Steps Employers Should Consider To Safeguard Workers Against The Coronavirus

Employers are reviewing steps they may need to take because of the Coronavirus, given their legal duty to safeguard the health and safety of employees whilst at work.

Relevant steps for an employer to take could include:

  • Carrying out a risk assessment and, depending on the results, taking measures to avoid, prevent or delay work-related travel to areas that are affected, and introduce hygiene procedures at work, and the necessary equipment (such as hand-gel dispensers) and training.
  • Introducing a formal policy in this respect, making sure that either it is not discriminatory and therefore unlawful, or that it can be legally justified.
  • Drawing the attention of employees to the risks of exposure to the virus – for example, through holidaying in risk areas or contact with others who have been there – including by referring them to official guidance.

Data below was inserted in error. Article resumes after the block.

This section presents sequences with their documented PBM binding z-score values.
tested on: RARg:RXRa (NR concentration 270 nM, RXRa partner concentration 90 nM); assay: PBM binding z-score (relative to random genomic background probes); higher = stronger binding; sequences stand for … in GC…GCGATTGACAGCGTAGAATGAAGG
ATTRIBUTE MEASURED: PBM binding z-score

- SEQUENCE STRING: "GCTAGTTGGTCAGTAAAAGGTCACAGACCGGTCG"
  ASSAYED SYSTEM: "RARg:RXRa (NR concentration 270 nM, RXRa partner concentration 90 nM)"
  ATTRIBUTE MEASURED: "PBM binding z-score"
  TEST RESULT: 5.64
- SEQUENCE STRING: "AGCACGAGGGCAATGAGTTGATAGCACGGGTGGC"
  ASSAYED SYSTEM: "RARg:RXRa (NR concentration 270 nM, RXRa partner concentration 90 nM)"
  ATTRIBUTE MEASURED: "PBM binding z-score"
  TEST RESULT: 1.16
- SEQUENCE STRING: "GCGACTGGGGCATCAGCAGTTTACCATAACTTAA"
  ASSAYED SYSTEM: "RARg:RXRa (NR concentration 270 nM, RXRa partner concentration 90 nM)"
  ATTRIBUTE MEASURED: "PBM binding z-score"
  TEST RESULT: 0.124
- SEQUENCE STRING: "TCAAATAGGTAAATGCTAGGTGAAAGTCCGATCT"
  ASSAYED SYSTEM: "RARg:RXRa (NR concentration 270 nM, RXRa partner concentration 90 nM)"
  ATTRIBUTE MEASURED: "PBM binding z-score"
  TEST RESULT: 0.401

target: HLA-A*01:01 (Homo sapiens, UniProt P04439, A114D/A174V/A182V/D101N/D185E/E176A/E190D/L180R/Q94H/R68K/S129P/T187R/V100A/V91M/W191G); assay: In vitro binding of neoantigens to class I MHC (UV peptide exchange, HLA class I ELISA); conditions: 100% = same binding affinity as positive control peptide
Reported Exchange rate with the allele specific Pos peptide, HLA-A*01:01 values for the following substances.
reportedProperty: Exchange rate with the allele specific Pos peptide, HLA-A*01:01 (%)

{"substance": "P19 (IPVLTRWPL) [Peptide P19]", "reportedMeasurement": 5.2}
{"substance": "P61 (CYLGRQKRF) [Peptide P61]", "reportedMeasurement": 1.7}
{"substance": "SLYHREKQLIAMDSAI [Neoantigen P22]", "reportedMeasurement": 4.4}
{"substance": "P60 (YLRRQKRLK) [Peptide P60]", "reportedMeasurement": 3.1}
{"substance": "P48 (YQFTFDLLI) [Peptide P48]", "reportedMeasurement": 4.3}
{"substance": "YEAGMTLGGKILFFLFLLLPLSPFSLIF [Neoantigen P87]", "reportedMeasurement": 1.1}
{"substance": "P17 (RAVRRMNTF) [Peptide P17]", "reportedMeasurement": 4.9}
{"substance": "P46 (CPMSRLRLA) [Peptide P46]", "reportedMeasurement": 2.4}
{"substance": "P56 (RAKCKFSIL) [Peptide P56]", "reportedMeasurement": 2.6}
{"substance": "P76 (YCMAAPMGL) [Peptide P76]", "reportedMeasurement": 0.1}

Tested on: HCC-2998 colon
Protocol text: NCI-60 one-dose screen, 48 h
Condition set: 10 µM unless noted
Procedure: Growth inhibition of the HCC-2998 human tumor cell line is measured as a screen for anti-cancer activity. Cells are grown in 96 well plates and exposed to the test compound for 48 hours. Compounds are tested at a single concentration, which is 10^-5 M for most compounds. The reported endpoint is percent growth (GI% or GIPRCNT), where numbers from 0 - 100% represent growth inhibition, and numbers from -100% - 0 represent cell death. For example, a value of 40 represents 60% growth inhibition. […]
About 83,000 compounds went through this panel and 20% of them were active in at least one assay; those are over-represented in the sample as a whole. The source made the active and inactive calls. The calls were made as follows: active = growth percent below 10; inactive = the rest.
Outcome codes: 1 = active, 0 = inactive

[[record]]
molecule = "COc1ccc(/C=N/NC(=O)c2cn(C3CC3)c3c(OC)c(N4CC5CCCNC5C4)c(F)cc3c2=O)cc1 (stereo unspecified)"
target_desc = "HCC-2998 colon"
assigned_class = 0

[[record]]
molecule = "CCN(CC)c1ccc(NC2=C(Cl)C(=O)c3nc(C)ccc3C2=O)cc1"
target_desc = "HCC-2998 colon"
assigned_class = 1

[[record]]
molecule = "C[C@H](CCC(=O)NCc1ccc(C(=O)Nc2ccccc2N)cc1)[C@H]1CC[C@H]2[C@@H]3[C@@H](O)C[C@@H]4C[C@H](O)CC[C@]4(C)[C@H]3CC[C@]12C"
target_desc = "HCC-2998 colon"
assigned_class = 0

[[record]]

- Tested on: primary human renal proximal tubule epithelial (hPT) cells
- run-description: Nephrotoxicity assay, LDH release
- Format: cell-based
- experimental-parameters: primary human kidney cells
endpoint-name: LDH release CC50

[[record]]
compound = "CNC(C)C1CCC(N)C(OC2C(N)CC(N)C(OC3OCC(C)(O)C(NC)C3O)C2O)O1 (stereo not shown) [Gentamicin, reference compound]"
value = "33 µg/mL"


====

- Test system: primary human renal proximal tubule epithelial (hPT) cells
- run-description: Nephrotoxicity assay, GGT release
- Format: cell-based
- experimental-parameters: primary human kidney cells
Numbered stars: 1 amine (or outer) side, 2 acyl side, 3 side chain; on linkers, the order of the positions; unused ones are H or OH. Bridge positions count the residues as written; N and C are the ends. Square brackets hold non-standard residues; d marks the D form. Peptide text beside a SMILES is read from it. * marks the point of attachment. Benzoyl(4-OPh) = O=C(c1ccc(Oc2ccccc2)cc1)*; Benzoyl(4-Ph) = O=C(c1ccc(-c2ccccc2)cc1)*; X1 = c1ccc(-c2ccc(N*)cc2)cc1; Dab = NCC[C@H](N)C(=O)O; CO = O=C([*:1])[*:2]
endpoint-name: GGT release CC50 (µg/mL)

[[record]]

• Asking employees to consider whether they may be particularly vulnerable to the Coronavirus – for example, because of an existing illness, their age, etc – and to disclose this.
  • Asking employees to inform them if they believe they have been exposed to the risk of infection, so the employer can decide what it needs to do to protect to others in the workforce.
  • Considering asking an employee at risk, or showing symptoms, to remain at home for at least 14 days (or whichever period is officially advised from time to time) and avoid crowded areas. However, the employer should take into account their right to privacy, and take care not to treat one employee differently from another.
  • Monitoring official information, advice and guidance.

Employers who want employees to take medical tests need to take advice as there are a number of possible legal implications, including the risk of breaching their duty of trust and confidence towards those employees (which could be treated as a ‘constructive dismissal’), and data protection laws. The employee’s consent will certainly be required.

If in doubt, employers should consider taking advice on their statutory duty to safeguard the health and safety of employees whilst at work.

In contentious business, a solicitor may not calculate fees or other charges as a percentage or proportion of any award or settlement.

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